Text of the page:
It’s not like anyone was thrilled to vote for John McCain that day. But as bad as McCain was (and still is), he was better than Barack Obama. At least that’s a conclusion you’d expect anyone who supported liberty to draw.
Yet that night, as each state was declared for Obama, cheers rose from the crowd. When Obama won Ohio, you would’ve thought you were in a bar in Green Bay and the Packers had just won the Super Bowl. High-fives and laughter filled the room.
It wasn’t as though these self-described Libertarians wanted Obama to win. Well, actually, many of them did. But the majority of them wanted McCain to lose. They wanted Republicans to lose. Their victory was to let the country lose, to get that smug sense of self-satisfaction they were feeling. …
Libertarians have devolved from the pro-liberty wing of the right side of the ledger to the annoying kid who, when he doesn’t get 100 percent of what he wants, takes his ball and goes home. The team he agrees with more than half the time loses to the team he barely agrees with at all, and he cheers …
David Horowitz, writing at the National Review, argues for a united front to be formed against the Left; all factions of Republicans, libertarians, conservatives, coming together under the banner of liberty. But he does not expect the idea to win instant favor.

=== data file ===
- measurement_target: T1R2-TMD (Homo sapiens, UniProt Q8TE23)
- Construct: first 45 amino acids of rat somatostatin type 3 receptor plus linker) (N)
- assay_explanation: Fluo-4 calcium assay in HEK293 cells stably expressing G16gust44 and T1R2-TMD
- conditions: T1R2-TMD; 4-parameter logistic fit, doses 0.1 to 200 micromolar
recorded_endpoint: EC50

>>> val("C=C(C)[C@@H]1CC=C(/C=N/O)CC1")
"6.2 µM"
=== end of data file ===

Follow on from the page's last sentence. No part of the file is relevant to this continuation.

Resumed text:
Naturally, the first reaction of conservatives to this advice will be to reject it. Conservatives do not want to behave like leftists, who see politics and government as a means for transforming the world and the people in it. Temperamentally, conservatives are cautious because they know that the problems the world faces are caused by human beings, not by the social institutions that progressives plan to change. …
Fortunately, the objections of conservatives are not an obstacle to getting behind a unifying idea. The conservative cause already has a moral core; it is just not currently a political theme, the way equality is for Democrats and progressives. But it can be made into one.
Conservatism … is about protecting the constitutional system created by the Founders. But the creation of this constitutional arrangement was a revolutionary act. It provided a political framework to maximize individual freedom and allow citizens to exercise their talents and enjoy the best possible lives.